Sale/leasebacks can provide capital well below conventional rates, and can give a boost to your cash flow.
Orion Research Inc. said it sold its headquarters building to the Mutual Life Insurance Co. of New York for $10.75 million and will lease it back.
Orion, a marker of analytical instruments, said it has an option to repurchase the building in 1991 at a fixed price that it declined to disclose. The company said the sale will reduce existing bank debt, much of which is at floating rates. Orion Research news release, 5/19/81.
Orion (1980 sales: $19 million) is just one of an increasing number of small businesses that are turning to the real estate sale/leaseback as a creative source of new financing. With real estate prices pushing through the roof these days, most people -- including businessmen -- would rather own an appreciating asset than let some landlord reap the gains. But for a growing business, ownership of real estate, a noncurrent asset, often obscures potentially current liquid assets that can be put to work more effectively. Like Orion, many expanding business seeking to stabilize their balance sheets against the vagaries of loan rates, or entering the market for more money, might look first to their own fixed holdings. By selling property for cash and simultaneously renting it back from the buyer through a long-term net lease, a business may be spared the perils of borrowing and the headaches of a stock flotation -- and gain capital advantages, too.
Indeed, through tax benefits to the buyer and cash flow improvement to the seller, a well-executed sale/leaseback deal can turn out to be one of those rate arrangements in commerce that result in measurable profits for both parties. Here's how:
Suppose a business has owned its factory or headquarters for 20 years. The depreciated property is carried on the books at a residual value of 20% of the purchase price, even though its true market value may have risen dramatically. As such, it is clearly a wasted asset that does not even enhance the balance sheet. As one alternative, the building could be refinanced by entering into a new mortgage, usually for about 80% of the market value. But the Internal Revenue Service does not consider such refinancing a taxable event. Therefore the new value cannot be depreciated, and a major tax advantage is lost. Without it, mortgage payments will be higher than many small companies' cash flow can absorb.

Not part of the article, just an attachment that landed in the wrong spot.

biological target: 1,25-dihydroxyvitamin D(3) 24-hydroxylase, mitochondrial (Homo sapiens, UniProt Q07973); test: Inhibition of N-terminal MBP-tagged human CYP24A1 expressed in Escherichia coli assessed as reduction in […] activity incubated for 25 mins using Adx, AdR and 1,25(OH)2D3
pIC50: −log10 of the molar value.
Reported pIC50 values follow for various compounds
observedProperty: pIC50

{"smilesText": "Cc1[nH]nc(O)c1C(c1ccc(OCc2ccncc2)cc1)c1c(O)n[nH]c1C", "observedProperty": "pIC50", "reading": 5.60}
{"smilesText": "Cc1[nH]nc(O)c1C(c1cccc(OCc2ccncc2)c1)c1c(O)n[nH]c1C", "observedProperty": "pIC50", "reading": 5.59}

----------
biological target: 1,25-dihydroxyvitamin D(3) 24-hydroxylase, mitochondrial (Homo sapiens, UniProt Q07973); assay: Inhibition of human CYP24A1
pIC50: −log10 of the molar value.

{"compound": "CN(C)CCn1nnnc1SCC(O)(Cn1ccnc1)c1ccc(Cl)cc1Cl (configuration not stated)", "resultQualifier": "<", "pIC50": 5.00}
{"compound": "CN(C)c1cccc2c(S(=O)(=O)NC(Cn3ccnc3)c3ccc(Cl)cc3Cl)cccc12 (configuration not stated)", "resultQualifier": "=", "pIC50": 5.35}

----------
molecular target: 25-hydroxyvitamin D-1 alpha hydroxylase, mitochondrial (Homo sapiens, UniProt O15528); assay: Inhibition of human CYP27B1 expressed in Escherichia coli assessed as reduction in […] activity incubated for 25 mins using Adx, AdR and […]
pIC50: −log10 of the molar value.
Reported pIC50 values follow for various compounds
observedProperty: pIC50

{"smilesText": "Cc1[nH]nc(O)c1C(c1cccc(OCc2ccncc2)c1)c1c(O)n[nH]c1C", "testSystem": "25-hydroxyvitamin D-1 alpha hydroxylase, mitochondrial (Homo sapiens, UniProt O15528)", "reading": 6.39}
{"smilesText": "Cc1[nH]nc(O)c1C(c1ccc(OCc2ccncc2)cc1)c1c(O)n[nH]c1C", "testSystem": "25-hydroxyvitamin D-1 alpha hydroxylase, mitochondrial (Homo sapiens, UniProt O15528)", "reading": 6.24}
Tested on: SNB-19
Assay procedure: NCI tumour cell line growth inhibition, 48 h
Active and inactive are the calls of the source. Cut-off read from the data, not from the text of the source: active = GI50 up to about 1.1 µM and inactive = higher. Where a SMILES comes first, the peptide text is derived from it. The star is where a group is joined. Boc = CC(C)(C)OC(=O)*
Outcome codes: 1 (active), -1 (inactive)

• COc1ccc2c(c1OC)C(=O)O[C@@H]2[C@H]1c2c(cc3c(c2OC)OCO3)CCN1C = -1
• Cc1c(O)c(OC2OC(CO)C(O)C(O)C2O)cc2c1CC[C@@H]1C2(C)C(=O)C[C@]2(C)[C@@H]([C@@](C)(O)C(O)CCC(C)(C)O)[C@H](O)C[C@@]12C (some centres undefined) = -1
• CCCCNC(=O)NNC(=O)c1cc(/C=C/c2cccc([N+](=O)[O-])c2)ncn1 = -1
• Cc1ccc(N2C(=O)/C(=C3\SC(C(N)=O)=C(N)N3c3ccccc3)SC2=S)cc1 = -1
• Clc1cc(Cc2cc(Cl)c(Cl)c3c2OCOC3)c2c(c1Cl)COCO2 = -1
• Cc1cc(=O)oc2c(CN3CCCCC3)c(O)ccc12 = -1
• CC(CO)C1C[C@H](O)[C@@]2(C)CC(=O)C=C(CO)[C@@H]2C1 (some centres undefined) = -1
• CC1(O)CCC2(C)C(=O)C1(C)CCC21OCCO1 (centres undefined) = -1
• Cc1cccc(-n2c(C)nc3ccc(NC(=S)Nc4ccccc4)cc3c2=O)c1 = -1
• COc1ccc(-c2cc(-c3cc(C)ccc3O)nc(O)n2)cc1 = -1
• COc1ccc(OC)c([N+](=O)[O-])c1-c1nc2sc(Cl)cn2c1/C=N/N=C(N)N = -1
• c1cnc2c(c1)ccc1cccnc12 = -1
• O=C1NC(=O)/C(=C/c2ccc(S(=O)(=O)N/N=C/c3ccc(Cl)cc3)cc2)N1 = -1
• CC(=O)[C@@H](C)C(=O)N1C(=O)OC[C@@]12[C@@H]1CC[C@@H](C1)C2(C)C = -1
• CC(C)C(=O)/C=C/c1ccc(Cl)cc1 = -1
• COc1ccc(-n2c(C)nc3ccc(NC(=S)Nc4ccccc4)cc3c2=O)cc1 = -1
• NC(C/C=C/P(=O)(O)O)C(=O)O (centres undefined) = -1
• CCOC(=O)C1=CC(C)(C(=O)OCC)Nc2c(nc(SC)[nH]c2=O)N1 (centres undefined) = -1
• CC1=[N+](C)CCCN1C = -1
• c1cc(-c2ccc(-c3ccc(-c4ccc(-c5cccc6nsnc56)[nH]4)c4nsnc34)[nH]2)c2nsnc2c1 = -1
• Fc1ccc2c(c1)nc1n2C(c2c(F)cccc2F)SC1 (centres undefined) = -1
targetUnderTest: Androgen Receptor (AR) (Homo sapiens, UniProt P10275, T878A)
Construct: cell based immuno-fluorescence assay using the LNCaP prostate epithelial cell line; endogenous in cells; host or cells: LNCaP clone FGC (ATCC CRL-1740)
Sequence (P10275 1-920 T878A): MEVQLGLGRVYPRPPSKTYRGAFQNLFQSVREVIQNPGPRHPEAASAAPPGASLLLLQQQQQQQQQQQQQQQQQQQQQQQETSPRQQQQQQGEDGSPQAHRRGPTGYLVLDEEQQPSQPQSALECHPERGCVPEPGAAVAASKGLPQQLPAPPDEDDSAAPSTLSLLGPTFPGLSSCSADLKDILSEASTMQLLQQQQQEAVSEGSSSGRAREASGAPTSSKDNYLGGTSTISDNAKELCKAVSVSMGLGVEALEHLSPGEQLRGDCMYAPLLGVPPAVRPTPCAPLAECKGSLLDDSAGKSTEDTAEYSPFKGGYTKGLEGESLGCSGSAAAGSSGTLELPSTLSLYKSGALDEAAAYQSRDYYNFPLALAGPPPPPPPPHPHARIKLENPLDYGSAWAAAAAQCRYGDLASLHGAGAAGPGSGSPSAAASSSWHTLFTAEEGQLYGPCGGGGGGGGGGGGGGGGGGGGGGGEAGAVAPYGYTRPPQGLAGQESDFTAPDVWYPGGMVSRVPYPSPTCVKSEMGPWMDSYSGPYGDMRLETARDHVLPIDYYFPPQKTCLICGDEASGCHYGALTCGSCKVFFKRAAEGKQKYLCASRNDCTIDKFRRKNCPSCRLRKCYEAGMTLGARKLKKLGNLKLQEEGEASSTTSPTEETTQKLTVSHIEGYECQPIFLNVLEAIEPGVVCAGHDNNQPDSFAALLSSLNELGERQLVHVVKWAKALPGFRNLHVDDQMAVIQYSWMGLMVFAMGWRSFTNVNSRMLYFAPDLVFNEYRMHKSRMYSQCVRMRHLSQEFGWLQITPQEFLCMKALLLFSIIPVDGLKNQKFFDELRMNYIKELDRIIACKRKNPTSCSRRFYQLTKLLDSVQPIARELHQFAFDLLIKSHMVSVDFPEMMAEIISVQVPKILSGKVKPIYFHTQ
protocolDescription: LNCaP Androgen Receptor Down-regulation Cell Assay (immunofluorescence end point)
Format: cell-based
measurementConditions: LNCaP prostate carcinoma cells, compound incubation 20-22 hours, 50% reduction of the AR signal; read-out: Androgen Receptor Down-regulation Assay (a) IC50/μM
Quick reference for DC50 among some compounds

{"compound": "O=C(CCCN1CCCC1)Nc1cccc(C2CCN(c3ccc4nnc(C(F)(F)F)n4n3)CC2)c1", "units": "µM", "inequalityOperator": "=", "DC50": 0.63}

If the building is sold outright, on the other hand, the company will have to pay capital gains taxes on the profit. If the original cost was, say, $120,000, the property would be carried at perhaps $20,000 for the land (which can't be depreciated) and $20,000 residual value for the structure. The company will have written down $80,000 in depreciation. Let's assume the property is sold for $400,000, generating a $360,000 capital gain. If the effective corporate tax rate is 30%, $108,000 is paid in taxes, leaving $292,000 to plow back into the business, in contrast with a bank refinancing that would generate $320,000.
In terms of working capital, the business is initially $28,000 better off via the mortgage route. But now the fun begins -- much of it subtle and some of it downright ingenious. Depending on the clauses that each party can dream up (and on strategies that the IRS hasn't ruled against), a sale/leaseback agreement can be a truly innovative financing instrument.
One of the cornerstones of the agreement is the fact that a buyer is often willing to accept an annual rent that will cost the company less than annual interest on a loan. The buyer can do so since total return -- profit on the continuing appreciation of the property and tax advantages that accrue to new ownership, as well as rental income -- will make the package attractice. As a result, the sale/leaseback can effectively provide capital at rates that are 1 1/2 to 2 1/2 points under conventional debt rates. To appreciate the distinction, note Princeton, N.J., corporate finance specialists Harry Brener and Michael Masanoff, it is important to understand that the last thing a bank wants is to end up owning a piece of real estate, whereas to the buyer in a sale/leaseback, ownership is paramount.